Okay, not that Big Lie comic, but everything else.

§ December 30th, 2020 § Filed under question time § 3 Comments

A couple of things: don’t forget to give me your 2021 comic book industry predictions! Give me something to write about at length in January of 2022!

Also, thank you for keeping your discussion about Wonder Woman 1984 civil. I know it’s a movie that’s inspired a wide range of opinions, and I’m glad you folks are will to have friendly disagreements about the flick. So long as we all agree Frank Miller’s The Spirit is the best superhero film, of course.

Okay, let’s see if I can knock out a few more of your questions:

First, Allan Hoffman is on, man, with this inquiry

“Hi Mike!”


“What are your thoughts on Valiant? Since they came back in 2012 they, more than any other company, seem to have been on a see-saw of highs and lows in terms of output and popularity. How do they do in your store?”

I was a big Valiant fan early on, not quite early enough to have bought the Nintendo-inspired video game comics, but I was in on the ground floor for this new superhero universe former Marvel honcho Jim Shooter was masterminding, combining new creations with revived characters from 1960s Dell/Gold Key. I enjoyed it quite a bit, though I think once Shooter departed things started to…not be quite so enjoyable any more, shall we say. And once the relaunches/reboots started happening I was pretty much done with them.

But I think Valiant remains a good brand with good properties, though I feel like Solar and Magnus Robot Fighter, two of the ’60s revivals, may have had their last hurrah during those ’90s runs and feel a bit past their expiry dates. That said, those older characters (along with Turok and probably others I’m forgetting) no longer being part of the shared Valiant universe feels…weird. But that’s just because I’m old and hate change. And I sometimes wonder if these older properties being unmoored from the larger Valiant universe hurts their viability as well…like, if being part of a larger thing boosted interest in these older properties initially, but on their own no longer have that extra “oomph” to keep them going.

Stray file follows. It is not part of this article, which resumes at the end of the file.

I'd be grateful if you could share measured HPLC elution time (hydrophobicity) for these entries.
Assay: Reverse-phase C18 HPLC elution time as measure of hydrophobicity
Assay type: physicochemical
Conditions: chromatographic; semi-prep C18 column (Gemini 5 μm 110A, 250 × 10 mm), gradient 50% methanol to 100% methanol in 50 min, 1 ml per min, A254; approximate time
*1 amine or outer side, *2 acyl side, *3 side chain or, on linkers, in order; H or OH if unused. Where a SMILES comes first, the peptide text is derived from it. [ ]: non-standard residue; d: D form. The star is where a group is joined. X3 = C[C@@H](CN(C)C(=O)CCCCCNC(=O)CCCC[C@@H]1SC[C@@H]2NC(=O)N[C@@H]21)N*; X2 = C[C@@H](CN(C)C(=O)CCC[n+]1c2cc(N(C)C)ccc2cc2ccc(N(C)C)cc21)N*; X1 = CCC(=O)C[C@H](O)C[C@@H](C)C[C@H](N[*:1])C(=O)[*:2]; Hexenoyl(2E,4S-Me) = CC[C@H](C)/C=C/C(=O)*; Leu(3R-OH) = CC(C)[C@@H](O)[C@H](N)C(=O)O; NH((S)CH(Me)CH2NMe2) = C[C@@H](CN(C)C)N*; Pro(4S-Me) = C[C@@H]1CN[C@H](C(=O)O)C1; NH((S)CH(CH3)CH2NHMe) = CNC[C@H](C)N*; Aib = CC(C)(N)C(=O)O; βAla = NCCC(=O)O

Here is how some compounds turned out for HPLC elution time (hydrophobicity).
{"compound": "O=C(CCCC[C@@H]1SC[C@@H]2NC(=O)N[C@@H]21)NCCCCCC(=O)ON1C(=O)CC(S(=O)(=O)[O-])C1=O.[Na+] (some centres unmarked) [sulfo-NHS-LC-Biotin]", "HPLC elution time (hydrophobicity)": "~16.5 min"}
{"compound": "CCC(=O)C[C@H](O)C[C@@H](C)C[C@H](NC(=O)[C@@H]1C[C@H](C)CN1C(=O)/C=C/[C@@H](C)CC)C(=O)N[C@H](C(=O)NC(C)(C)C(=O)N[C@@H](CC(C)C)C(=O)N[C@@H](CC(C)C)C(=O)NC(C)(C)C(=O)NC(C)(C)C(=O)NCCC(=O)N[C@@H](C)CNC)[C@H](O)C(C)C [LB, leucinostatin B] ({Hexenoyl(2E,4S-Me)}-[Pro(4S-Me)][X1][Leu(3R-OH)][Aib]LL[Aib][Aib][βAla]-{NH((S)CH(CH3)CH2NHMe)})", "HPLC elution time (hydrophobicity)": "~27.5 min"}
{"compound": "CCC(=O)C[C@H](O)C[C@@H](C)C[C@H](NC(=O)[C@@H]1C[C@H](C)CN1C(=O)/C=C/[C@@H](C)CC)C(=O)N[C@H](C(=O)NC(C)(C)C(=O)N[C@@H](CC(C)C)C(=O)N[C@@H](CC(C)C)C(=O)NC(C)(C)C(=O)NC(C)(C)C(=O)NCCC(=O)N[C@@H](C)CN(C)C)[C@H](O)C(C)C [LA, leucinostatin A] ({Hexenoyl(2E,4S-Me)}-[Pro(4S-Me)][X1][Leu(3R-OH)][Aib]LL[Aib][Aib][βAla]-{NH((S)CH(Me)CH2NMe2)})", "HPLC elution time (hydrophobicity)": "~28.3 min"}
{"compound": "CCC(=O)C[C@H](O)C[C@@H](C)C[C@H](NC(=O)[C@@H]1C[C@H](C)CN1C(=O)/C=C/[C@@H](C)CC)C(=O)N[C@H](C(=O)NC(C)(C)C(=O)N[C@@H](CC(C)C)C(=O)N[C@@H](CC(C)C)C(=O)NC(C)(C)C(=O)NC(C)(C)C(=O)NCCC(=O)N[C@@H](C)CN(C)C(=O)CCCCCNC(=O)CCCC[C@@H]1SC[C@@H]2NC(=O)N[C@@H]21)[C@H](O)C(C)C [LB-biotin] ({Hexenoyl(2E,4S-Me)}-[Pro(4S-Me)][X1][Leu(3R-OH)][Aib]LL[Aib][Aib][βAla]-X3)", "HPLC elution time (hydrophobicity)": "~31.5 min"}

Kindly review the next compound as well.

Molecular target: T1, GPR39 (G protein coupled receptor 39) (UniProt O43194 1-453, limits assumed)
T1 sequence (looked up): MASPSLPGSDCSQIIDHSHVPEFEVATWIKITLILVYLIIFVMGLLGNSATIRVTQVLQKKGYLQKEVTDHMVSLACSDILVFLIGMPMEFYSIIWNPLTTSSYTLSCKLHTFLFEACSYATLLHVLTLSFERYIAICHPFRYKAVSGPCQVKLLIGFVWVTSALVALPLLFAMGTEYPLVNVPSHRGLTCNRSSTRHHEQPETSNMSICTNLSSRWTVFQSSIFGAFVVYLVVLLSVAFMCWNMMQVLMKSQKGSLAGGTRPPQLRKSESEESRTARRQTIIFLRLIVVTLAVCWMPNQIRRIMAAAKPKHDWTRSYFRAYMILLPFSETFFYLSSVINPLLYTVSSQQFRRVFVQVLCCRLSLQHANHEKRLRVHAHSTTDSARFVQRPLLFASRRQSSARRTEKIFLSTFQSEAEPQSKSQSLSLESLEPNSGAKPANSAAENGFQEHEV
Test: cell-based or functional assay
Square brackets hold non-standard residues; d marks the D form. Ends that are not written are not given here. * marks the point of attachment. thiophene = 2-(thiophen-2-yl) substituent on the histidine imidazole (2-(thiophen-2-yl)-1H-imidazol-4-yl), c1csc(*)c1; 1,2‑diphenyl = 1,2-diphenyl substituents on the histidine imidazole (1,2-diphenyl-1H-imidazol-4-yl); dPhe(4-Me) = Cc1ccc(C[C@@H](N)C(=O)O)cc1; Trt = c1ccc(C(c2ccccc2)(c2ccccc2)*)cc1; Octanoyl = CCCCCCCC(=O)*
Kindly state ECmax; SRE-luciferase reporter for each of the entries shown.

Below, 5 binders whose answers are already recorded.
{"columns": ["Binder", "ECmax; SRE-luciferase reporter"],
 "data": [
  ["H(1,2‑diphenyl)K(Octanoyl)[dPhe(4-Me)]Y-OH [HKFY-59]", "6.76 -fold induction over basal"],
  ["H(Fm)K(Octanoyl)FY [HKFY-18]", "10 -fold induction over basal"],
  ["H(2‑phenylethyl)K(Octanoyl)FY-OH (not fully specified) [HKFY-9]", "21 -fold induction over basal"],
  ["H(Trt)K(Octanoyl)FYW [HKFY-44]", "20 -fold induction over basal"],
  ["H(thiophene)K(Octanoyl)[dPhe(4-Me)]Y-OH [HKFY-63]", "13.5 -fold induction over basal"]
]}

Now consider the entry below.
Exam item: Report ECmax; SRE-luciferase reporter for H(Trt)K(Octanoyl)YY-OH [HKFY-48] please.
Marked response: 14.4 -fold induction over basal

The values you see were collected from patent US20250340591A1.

Of course, a big part of Valiant’s success was coming out at the right time. While bit of a slow burn at first (I still remember having a stack of Harbinger #1 on the rack that didn’t sell, at all) eventually Wizard Magazine picked up on the company as the new Hot Thing, and Wizard‘s popularity and Valiant’s popularity sorta spiraled upwards together. Plus the investment craze was still going strong at the time (also helped along by Wizard) so snapping up any “key” issues of Valiant releases was a regular pastime amongst the comicnoscenti. Remember when Magnus Robot Fighter #12 was in huge demand, what with introducing Turok into Valiant an’ all?

Anyway, if you want to learn about what happened to the original Valiant, and how Turok #1 was a big part of that…well, I have a whole category on my site devoted to it. SPOILER: the actual name of the category may give away the shocking secret.

The newest iteration of Valiant seems to be doing well overall, though at my shop they only have a few, if devoted, followers. Some of the mini-series, like Britannia and Divinity, seem to do a lot better for me than the continuing revivals of X-O Manowar (probably my fave of the originals) and Bloodshot. At least they seem to appeal to a wider range of readers than “people who remember Valiant from the ’90s.”

That sounds harsher than I mean it to be. I have no qualms with modern Valiant as a whole, and their retailer outreach is excellent. And it’s possible my particular arrangement of clientele isn’t interested in what the company is offering. That happens…every store is different, and something that sells great for me may not for someone else, and vice versa. But I’m glad it’s out there, keeping these interesting concepts going.

• • •

Isaac P laughingly asks

“What is your favorite non-Swamp Thing work by Rick Veitch?”


Crazy-ass space retooling of Moby Dick with Veitch’s beautiful art and complete strangeness…this was my first encounter with his work, as serialized in Epic Illustrated, and his comics have bent my brain ever since.

3 Responses to “Okay, not that Big Lie comic, but everything else.”

  • Dave says:

    As bad as The Spirit is, it’s looking pretty good in comparison to WW84.

  • Isaac P says:

    The Big Lie was certainly brain bending, just not in the way I had come to expect from Veitch.
    Thanks for recommending Abraxas. That’s one of his earlier works I have yet to check out.

  • Brad Walker says:

    Never saw The Spirit.

    But the year it came out, I was looking for something to see, and one of the theaters misprinted it as Blithe Spirit. (How Cowardly.)